mersenneforum.org NFS filtering in the era of big data
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2013-03-11, 18:14   #2
xilman
Bamboozled!

"𒉺𒌌𒇷𒆷𒀭"
May 2003
Down not across

22×3×883 Posts

Quote:
An excellent idea!

With a suitably abstract interface it should also be possible to change databases according to what is most suitable in particular environments for particularly sized projects, whether the relations number in the hundreds millions to hundreds of billions.

Paul

 2013-03-11, 21:07 #3 Batalov     "Serge" Mar 2008 Phi(4,2^7658614+1)/2 247516 Posts ...and then, on to the sqrt for the 21st century, too! Some sqrts in the largest projects now take a day apiece, ...and not to mention that the "no irreducible prime found, switching to small primes" part may need some more work.
 2013-03-11, 22:22 #4 jasonp Tribal Bullet     Oct 2004 2·3·19·31 Posts For small problems I don't think this work is a viable substitute to the existing code; the overhead will be a lot higher. Not to mention that BDB has an aggressively-open-source license, akin to GPL, so the branch will probably have to be permanently separate from the trunk. I haven't thought at all about making the square roots better. If it takes a cluster to fit the LA then it's silly to need the same cluster for the square roots. My current test is a dataset with about 6M relations, and it was a bit of a shock how much work BDB needed to get high performance. Managing the batching of reads and writes manually ran over 3x faster than using cursors, and for this example the duplicate removal still takes longer than the entire filtering phase using msieve trunk. Last fiddled with by jasonp on 2013-03-11 at 22:25
 2013-03-11, 22:49 #5 frmky     Jul 2003 So Cal 2,069 Posts That's somewhat concerning. How long would reading a billion relations take? Regarding square roots, is there any limitation we are approaching with the current method? If not, I'm not at all concerned about a day/sqrt/core. Sure, it could be done much more quickly with a much more complex algorithm, but a day after waiting weeks for LA doesn't bother me. Speaking of which, clusters are now moving to Tesla GPU's to get most of their computing power. Case in point is the new Titan cluster at Oak Ridge, and parts of Keeneland, Lonestar, and the upcoming Stampede (though most of Stampede uses Xeon Phi coprocs). Would you have the interest and cycles available to take a stab at LA on GPUs? The existing MPI code can still be used to break the computation over multiple GPUs in multiple nodes. CUDA 5 on K20 now supports direct GPU-to-GPU transfers over MPI without first copying to host memory, so hopefully we now have the transfer bandwidth to make it worthwhile. If you are interested in working on this together, I will write a proposal to obtain the needed K20's so we have full-time exclusive access for development, and I can request time on Stampede Kepler nodes in my next XSEDE proposal for larger scale testing.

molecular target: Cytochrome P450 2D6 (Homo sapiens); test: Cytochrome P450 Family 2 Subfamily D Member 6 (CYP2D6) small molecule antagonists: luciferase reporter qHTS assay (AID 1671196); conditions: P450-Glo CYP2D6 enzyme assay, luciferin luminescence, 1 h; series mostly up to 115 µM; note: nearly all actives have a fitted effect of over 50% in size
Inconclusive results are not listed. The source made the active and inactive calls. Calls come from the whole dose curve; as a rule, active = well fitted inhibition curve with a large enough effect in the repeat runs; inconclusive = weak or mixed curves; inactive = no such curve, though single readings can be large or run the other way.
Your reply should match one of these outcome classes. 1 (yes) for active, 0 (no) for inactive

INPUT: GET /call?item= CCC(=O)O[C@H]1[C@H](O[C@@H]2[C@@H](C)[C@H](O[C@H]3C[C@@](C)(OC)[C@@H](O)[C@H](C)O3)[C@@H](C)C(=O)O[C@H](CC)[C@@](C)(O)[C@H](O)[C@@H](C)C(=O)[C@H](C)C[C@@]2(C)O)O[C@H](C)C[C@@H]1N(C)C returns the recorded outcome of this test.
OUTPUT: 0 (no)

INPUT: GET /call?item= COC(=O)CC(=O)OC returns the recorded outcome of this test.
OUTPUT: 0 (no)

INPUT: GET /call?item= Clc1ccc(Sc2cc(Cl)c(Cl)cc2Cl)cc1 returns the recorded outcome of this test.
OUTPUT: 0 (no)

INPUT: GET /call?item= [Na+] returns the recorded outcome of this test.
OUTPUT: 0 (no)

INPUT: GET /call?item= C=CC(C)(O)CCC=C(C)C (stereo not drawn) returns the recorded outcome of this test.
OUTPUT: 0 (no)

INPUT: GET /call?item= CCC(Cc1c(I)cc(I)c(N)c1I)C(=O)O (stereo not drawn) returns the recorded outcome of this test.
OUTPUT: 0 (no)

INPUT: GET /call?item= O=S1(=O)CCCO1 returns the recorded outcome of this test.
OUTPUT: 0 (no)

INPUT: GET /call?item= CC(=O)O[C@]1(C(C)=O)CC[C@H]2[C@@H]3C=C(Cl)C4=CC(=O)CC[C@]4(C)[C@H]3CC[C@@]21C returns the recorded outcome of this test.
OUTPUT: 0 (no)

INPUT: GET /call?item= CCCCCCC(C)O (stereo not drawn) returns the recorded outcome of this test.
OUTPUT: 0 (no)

2013-03-12, 01:23 #6 jasonp Tribal Bullet     Oct 2004 353410 Posts It's not an apples-to-apples comparison. Duplicate removal in the trunk writes tiny files, uses a hashtable that must fit in memory and grows linearly in the number of duplicates, and leaves the original data alone so that it has to get parsed again for the singleton removal. Msieve-db rearranges all the data for faster access later, and incidentally performs duplicate removal. I'm purposely making BDB use less memory than it is comfortable with, to see how it behaves under low-memory circumstances. I suspect the performance would be dramatically better with automatic tuning of BDB's memory cache, so that small problems never touch disk; I'm working on adding that now. We can discuss GPU LA over email.
 2013-03-12, 12:13 #7 henryzz Just call me Henry     "David" Sep 2007 Cambridge (GMT/BST) 16BE16 Posts In this sort of model is there any reason why you have to restart from scratch every time you do filtering?
 2013-03-12, 14:02 #8 jasonp Tribal Bullet     Oct 2004 2×3×19×31 Posts No, this is the model GGNFS used to use so that relations would accumulate over several passes. In the current code, you would be able to merge the relations from the second sort pass efficiently into an existing database, at the cost of somewhat more IO than building the DB from scratch. Plus the resulting DB would be larger than if it was all built at once.
 2013-03-12, 19:54 #9 debrouxl     Sep 2009 17218 Posts Amusingly, under Debian testing amd64 (providing libdb 5.1), msieve-db SVN r857 -nc1 bails out with Code: DB_ENV->set_flags: direct I/O either not configured or not supported DB open failed: No such file or directory Besides Windows (referenced in the commit logs by "read cursors have miserable performance in windows"), what environments are you testing on at the moment ?
 2013-03-12, 23:34 #10 jasonp Tribal Bullet     Oct 2004 1101110011102 Posts I'm testing on WinXP and MacOS X right now. The first line of output is not fatal, the second tries to create a BDB environment in directory .filter which must exist. I hadn't gotten around to adding the code to create the dir if it doesn't exist, sorry. Also, the counting of duplicates is completely wrong, will fix tonight.
 2013-03-13, 07:11 #11 debrouxl     Sep 2009 977 Posts With SVN r859, the "DB open failed: No such file or directory" has been replaced by Code: __bamc_compress_iput: Unknown flag: 0 DB bulk write failed: Invalid argument which occurs about 30s into the filtering. Isn't 0777 a slightly overbroad mode for the directory ? 0755 should be enough in most cases.

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